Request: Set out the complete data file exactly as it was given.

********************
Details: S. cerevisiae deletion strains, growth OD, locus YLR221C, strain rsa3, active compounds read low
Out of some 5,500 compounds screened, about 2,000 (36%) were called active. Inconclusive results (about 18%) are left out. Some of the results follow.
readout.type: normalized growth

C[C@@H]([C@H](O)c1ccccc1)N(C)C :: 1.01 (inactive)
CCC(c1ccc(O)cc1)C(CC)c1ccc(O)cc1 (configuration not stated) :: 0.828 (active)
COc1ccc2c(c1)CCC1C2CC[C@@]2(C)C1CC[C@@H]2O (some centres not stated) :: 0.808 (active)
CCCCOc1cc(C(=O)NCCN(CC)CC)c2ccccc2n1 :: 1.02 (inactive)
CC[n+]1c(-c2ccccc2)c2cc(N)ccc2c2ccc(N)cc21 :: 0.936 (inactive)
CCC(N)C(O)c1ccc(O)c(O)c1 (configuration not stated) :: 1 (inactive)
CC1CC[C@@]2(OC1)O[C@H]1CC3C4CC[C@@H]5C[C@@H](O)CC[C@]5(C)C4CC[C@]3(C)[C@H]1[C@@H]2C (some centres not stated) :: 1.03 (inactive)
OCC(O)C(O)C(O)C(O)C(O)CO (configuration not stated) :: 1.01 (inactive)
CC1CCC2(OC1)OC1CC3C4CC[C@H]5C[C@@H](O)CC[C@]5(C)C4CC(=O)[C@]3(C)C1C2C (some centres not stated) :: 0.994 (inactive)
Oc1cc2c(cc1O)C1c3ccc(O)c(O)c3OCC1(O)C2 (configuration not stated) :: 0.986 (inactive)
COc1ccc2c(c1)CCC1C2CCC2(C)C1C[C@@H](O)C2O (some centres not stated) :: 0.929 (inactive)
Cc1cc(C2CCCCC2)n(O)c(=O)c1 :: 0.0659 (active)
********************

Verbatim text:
Details: S. cerevisiae deletion strains, growth OD, locus YLR221C, strain rsa3, active compounds read low
Out of some 5,500 compounds screened, about 2,000 (36%) were called active. Inconclusive results (about 18%) are left out. Some of the results follow.
readout.type: normalized growth

C[C@@H]([C@H](O)c1ccccc1)N(C)C :: 1.01 (inactive)
CCC(c1ccc(O)cc1)C(CC)c1ccc(O)cc1 (configuration not stated) :: 0.828 (active)
COc1ccc2c(c1)CCC1C2CC[C@@]2(C)C1CC[C@@H]2O (some centres not stated) :: 0.808 (active)
CCCCOc1cc(C(=O)NCCN(CC)CC)c2ccccc2n1 :: 1.02 (inactive)
CC[n+]1c(-c2ccccc2)c2cc(N)ccc2c2ccc(N)cc21 :: 0.936 (inactive)
CCC(N)C(O)c1ccc(O)c(O)c1 (configuration not stated) :: 1 (inactive)
CC1CC[C@@]2(OC1)O[C@H]1CC3C4CC[C@@H]5C[C@@H](O)CC[C@]5(C)C4CC[C@]3(C)[C@H]1[C@@H]2C (some centres not stated) :: 1.03 (inactive)
OCC(O)C(O)C(O)C(O)C(O)CO (configuration not stated) :: 1.01 (inactive)
CC1CCC2(OC1)OC1CC3C4CC[C@H]5C[C@@H](O)CC[C@]5(C)C4CC(=O)[C@]3(C)C1C2C (some centres not stated) :: 0.994 (inactive)
Oc1cc2c(cc1O)C1c3ccc(O)c(O)c3OCC1(O)C2 (configuration not stated) :: 0.986 (inactive)
COc1ccc2c(c1)CCC1C2CCC2(C)C1C[C@@H](O)C2O (some centres not stated) :: 0.929 (inactive)
Cc1cc(C2CCCCC2)n(O)c(=O)c1 :: 0.0659 (active)